The former archbishop of Canterbury Rowan Williams has welcomed an “urgent change” by Cambridge University, after it agreed to provide fully costed plans setting out how it could divest multibillion-pound endowments from fossil fuel corporations.
The university’s management accepted a motion, known as a grace, which urged Cambridge to “set out fully the advantages and disadvantages, including the social and political ones”, of divestment from global coal, oil and gas companies.
The grace, agreed without adjustments by management, follows an escalating campaign by staff and students concerned about Cambridge’s financial backing for the fossil fuel industry.
Williams said: “It is an important message to our own society and national institutions, but also to all those vulnerable populations across the world who are most at risk from climate change; and it is good to see that clear and focused advocacy in the university has produced so welcome and urgent a change.”
The grace was signed by 324 academics, which campaigners said represented one of the largest totals in the university’s history.
The academic and Green party MEP candidate Jeremy Caddick, who helped push the motion, said: “Two years ago, we asked the university to divest from fossil fuels. Since then, the administration has done everything it can to avoid the question, so I am delighted that the council have accepted this latest grace.”
This year, Clare Hall, the college of the vice-chancellor, Prof Stephen Toope, became the latest to commit to fully divest funds from fossil fuels. The college also said it would withdraw money invested in the university’s £3.2bn central fund if it did not divest within five years.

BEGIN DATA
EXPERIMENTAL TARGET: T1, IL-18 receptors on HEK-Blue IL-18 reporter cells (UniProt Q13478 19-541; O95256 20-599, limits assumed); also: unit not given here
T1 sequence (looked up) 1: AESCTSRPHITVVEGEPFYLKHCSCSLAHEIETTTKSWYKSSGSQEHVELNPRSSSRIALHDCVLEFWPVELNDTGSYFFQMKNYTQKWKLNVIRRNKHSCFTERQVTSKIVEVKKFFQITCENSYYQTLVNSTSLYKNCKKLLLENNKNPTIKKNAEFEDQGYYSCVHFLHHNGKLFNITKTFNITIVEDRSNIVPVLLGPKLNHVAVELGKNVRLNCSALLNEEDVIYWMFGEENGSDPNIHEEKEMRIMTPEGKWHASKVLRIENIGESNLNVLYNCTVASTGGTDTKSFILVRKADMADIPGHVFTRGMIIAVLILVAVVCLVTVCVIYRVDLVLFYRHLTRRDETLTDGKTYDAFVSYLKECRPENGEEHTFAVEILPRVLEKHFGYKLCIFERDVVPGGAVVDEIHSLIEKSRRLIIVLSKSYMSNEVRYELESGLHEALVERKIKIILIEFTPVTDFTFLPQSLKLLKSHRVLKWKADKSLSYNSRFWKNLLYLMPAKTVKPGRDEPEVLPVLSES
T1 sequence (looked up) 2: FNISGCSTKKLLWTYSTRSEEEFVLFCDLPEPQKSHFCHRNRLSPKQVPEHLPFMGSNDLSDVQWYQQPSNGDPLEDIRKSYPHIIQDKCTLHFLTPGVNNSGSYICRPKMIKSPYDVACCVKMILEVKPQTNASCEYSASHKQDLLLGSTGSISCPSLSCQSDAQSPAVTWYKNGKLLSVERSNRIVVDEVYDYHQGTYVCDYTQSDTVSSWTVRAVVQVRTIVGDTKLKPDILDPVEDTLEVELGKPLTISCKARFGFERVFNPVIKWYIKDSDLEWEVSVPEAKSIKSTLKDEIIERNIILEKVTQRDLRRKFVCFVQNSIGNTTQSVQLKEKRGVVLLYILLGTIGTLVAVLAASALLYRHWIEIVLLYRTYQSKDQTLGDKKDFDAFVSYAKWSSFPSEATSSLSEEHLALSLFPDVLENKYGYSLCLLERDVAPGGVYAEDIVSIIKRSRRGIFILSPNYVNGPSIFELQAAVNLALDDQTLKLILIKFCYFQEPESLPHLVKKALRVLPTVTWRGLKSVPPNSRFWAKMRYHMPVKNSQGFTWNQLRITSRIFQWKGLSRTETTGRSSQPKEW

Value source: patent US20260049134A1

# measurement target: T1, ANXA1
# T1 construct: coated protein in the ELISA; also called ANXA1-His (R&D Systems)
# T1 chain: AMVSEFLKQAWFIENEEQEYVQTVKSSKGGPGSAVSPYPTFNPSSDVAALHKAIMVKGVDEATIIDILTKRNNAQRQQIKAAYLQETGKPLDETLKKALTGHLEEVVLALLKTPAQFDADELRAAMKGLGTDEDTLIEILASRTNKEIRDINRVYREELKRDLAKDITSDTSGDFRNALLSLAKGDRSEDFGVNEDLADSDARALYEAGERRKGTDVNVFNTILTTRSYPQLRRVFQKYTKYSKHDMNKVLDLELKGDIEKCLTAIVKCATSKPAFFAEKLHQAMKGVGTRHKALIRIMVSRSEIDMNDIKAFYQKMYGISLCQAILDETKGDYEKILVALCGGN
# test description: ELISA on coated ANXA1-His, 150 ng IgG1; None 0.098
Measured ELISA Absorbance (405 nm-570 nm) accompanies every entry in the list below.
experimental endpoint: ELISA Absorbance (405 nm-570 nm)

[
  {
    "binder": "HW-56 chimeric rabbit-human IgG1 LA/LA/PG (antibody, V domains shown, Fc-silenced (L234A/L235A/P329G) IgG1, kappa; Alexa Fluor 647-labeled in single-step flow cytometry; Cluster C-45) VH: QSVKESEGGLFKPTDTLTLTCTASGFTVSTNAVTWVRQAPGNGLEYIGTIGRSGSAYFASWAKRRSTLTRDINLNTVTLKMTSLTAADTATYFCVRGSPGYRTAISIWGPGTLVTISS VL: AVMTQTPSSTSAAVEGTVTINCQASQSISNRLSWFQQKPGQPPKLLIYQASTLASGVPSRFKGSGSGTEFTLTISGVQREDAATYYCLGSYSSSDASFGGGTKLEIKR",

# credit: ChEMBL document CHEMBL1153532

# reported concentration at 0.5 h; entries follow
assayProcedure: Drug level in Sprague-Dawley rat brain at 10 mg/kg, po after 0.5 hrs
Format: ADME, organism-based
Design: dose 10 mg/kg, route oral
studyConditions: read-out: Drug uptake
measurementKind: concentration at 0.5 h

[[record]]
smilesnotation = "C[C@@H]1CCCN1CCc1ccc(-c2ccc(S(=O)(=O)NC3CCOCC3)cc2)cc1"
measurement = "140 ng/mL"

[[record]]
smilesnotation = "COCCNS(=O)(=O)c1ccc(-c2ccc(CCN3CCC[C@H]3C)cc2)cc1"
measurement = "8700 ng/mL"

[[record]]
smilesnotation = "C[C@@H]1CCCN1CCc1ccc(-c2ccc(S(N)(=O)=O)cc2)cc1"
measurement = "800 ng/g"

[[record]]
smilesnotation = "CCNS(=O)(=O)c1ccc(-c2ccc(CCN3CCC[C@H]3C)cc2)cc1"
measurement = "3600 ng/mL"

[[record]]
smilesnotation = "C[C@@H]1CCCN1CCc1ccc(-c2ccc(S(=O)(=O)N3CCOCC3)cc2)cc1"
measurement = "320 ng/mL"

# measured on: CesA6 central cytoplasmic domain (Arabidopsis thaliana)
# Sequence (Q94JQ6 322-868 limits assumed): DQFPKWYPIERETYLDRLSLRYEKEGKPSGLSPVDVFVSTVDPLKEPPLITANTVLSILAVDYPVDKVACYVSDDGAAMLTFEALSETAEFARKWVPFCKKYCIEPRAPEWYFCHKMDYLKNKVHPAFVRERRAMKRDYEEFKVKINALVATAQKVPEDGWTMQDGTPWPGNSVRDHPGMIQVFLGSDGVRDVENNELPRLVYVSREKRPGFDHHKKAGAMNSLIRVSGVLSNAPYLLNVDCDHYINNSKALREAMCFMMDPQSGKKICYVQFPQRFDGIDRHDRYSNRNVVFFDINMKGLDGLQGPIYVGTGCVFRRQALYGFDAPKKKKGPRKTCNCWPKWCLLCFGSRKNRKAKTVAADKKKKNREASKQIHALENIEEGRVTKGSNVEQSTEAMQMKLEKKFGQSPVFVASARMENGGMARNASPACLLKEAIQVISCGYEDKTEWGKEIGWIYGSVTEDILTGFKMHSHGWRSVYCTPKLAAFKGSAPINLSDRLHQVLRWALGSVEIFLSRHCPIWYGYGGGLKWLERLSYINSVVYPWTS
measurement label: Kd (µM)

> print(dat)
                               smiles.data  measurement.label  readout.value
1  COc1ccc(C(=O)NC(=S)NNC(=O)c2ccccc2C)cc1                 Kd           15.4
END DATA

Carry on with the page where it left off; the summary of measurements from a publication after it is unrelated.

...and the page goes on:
Awareness of the scale of the ecological crisis has been growing. Last month, more than 1,000 people were arrested during civil disobedience protests across London. Last week, parliament became the latest body to declare a climate emergency. And on Monday, a UN report detailed the urgent threat to human society from the loss of Earth’s natural life.
Campaigners say Cambridge is too closely entwined with the fossil fuel industry. In January, the Guardian revealed the university had been offered two multimillion-pound donations from global fossil fuel corporations at the same time it was considering calls to divest its endowment fund.
The author and Cambridge academic Robert Macfarlane said it was time for the university to act with urgency. “It is good news that Cambridge has at last accepted the need to re-evaluate its position on divestment,” he said.
“Every week, new research, some of it coming out of Cambridge itself, further clarifies the severity of the climate crisis and the speed with which change is happening.”
A spokesperson for the Cambridge zero carbon society, the group campaigning for divestment, said: “The university must produce costed strategies for how it can divest, alongside an evaluation of the social and moral factors in divestment, as hundreds of academics have demanded.
“This is a second chance for the university to end their complicity in the climate crisis and align its economic policy with the scientific evidence produced at this very institution.”
A spokesperson for the university said it recognised climate change was “a real and present danger” and had made two appointments to underline its commitment in the area.
Cambridge said Emily Shuckburgh from the British Antarctic Survey had been appointed as the first director of the university’s carbon futures initiative.
Toope described it as a critical role. “Emily is the ideal person to lead this initiative, which will pool research from across the university to address the greatest challenge the world faces today,” he said.
The university has also appointed Ellen Quigley to “work with the chief financial officer to establish a programme of research into responsible investment”.